For some time you lived abroad...

— I left Berlin in 2001. First moved to San Francisco, then to Beijing, and came back in 2010. But now I live in East Berlin, which is very new to me, because I never lived in this part of the city, there are no memories connected to here. In West Berlin I would be terrorized by the memories.

You once said that the specific sound of Neubauten was a result of the lack of instruments and skills. Now, would you have liked to have had different opportunities at that time?

— Too many choices is not good. And we were lucky not to have many of them. Had we had many instruments, recording equipment, it would have been different and maybe worse. We made the doors in the wall ourselves.

Neubauten’s sound changed a lot in 37 years…

— Maybe sound but not the approach. And the importance of the sound is very overrated. It is completely unimportant, so I wouldn’t judge from that perspective. I have wasted so many afternoons trying to find the best bass sound, but there is no good sound, there is only a context where it works. If you think the band’s sound changed, maybe it did, but the approach never did. Now we don’t have to do so much trying anymore, we have tried it all.

Einstürzende Neubauten

The band (its title means "Collapsing New Buildings"; Neubauten is a general term referring to buildings constructed in Germany after 1945) was formed in West Berlin in 1980. The group currently is composed of Blixa Bargeld (lead vocals; guitar; keyboard), Alexander Hacke (bass; vocals), N.U. Unruh (custom-made instruments; percussion; vocals), Jochen Arbeit (guitar; vocals), and Rudolf Moser (custom-built instruments; percussion; vocals). One of their trademarks is the use of custom-built instruments, predominantly made out of scrap metal and building tools, and noises, in addition to standard musical instruments, both on the record sessions and during live performances.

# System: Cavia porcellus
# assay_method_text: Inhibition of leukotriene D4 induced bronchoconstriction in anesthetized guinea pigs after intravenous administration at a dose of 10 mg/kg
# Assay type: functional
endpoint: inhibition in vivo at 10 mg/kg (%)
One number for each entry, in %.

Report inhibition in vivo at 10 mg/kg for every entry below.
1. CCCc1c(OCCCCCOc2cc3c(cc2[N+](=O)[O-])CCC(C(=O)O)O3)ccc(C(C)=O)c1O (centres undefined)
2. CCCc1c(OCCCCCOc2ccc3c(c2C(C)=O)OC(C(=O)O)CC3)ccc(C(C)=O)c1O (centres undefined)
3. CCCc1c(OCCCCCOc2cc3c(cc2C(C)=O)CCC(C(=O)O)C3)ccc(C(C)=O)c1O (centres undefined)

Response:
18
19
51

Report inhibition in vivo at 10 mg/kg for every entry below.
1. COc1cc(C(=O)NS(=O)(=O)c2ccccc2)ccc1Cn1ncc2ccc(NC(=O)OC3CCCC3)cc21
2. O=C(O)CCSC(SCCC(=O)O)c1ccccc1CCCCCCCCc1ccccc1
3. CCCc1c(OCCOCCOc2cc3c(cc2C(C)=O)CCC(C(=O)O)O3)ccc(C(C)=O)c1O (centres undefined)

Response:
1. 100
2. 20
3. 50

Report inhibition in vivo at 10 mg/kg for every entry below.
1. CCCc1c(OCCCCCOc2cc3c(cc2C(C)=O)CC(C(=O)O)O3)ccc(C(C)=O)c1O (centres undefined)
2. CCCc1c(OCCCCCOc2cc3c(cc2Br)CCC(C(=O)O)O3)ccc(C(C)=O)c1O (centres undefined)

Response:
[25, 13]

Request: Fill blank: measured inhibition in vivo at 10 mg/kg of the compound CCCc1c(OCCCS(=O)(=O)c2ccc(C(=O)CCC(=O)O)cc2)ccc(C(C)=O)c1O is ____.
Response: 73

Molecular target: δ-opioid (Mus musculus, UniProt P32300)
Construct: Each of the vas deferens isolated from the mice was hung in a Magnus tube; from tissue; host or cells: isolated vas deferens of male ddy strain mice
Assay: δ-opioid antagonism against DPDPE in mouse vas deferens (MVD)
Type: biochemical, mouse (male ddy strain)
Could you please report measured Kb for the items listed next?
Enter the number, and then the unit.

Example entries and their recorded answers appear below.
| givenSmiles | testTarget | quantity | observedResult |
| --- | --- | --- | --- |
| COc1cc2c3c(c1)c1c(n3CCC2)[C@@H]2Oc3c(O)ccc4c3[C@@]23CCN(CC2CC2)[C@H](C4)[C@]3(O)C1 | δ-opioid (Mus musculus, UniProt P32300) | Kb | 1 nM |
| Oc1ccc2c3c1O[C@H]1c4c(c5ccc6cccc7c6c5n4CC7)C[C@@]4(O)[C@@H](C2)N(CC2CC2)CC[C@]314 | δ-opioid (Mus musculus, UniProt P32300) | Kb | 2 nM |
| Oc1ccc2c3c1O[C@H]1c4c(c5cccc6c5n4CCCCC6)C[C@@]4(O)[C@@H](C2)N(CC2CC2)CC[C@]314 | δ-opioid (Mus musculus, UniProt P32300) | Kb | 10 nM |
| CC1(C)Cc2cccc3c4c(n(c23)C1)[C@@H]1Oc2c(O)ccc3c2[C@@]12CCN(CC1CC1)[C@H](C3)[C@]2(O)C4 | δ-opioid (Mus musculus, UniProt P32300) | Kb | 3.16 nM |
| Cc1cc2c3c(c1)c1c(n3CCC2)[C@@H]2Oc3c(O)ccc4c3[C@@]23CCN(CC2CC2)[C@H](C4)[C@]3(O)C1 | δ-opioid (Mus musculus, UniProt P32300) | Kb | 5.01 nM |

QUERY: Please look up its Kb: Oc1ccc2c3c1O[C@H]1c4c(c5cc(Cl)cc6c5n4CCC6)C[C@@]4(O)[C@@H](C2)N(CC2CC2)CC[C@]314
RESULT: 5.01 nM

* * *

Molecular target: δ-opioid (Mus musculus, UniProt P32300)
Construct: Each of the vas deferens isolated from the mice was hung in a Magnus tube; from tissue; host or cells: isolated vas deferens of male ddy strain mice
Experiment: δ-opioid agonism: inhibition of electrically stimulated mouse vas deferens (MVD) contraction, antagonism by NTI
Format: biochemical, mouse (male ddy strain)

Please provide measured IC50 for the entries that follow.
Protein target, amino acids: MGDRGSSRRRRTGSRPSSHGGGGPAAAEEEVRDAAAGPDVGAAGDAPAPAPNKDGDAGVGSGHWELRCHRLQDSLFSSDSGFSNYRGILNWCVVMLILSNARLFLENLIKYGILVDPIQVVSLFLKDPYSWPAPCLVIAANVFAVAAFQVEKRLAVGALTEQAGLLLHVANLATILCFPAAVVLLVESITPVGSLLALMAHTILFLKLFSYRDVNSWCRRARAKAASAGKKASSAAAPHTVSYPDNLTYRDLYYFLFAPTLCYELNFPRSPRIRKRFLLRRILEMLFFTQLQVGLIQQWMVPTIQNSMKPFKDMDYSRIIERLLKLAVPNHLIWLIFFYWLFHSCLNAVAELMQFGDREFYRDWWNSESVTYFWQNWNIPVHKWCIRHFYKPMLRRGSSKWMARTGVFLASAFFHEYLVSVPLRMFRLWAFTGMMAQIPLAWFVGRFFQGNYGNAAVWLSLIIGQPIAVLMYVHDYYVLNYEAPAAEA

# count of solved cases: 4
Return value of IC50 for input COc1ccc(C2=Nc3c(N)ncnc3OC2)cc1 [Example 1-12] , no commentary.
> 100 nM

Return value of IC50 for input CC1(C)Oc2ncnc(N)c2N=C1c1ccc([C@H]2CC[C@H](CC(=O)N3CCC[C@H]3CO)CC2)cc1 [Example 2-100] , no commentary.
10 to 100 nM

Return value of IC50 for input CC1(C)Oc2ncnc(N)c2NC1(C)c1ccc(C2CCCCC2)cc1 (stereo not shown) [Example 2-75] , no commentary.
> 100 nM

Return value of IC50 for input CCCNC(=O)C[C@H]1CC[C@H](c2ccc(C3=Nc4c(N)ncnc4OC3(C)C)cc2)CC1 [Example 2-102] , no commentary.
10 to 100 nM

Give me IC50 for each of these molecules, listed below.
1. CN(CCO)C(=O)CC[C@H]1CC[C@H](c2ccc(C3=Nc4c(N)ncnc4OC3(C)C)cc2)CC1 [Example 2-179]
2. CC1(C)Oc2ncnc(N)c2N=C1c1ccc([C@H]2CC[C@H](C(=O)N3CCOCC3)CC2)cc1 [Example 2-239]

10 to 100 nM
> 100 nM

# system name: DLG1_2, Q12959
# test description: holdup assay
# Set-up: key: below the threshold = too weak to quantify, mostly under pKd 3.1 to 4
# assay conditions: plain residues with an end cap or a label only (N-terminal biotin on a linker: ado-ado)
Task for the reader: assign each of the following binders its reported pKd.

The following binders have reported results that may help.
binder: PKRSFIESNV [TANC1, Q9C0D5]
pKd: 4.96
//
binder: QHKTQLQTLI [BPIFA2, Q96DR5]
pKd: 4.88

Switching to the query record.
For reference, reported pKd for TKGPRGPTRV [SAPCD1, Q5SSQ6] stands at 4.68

Neubauten has 11 studio albums. One of the most famous songs, “Nagorny Karabakh” was included “Alles wieder offen” (2007). “Armenia” from “Zeichnungen des Patienten O. T.” (1983) was also included in Michael Mann’s “Heat” soundtrack.

 

Twenty years with Nick Cave and the Bad Seeds.

— Yeah, I tried it too!

It must have been very difficult to be a member of that band and lead your own for so many years.

— It was all about planning. Of course, it wasn’t easy, a couple of times, I had to choose one of them. Like, once it was announced that the Bad Seeds are doing the Lollapalooza tour, but I already had arrangements with Neubauten. They had to go without me. And one day, we just went different ways. But Nick and I are still friends, it was a great experience.

What do you think music will be like in the future?

— The band is now dying as a format. Because of the production of the band – five or six different people working in the studio, it shrinks down to solos or duos in front of the monikers. The production format dictates how music is going to get produced. Today recording companies are not doing repertoire anymore. While back then, it was all done in the companies. If you project that into the future, then yes, it would be electronic, which will not be different from the acoustic. We are already consuming music from the speakers, it’s already digital. Live played music is still very important, but it’s becoming a niche, mainly for merchandising, because at the same time you can’t make a lot of money with selling records.

What music do you listen to? Has there been anything you’ve liked recently?

— Very rarely, once or twice a year probably, I hear something that I like. My favorite right now is a music program on radio BBC 3, where they air ethnic, classical, modern music, different strange things. That’s where I get information. I have no idea what’s happening in the popular music.

What about the future of the Neubauten?

— Just recently, another journalist quite aggressively asked me: “How many more records are you going to make?!” I said “One”. That’s how I plan: one more record. After that, I’ll think of another, and so on. Very often, simple-minded people say that art is created because an artist can. But, as composer Arnold Schoenberg once said, art is created when it has to be and not just when there is the ability.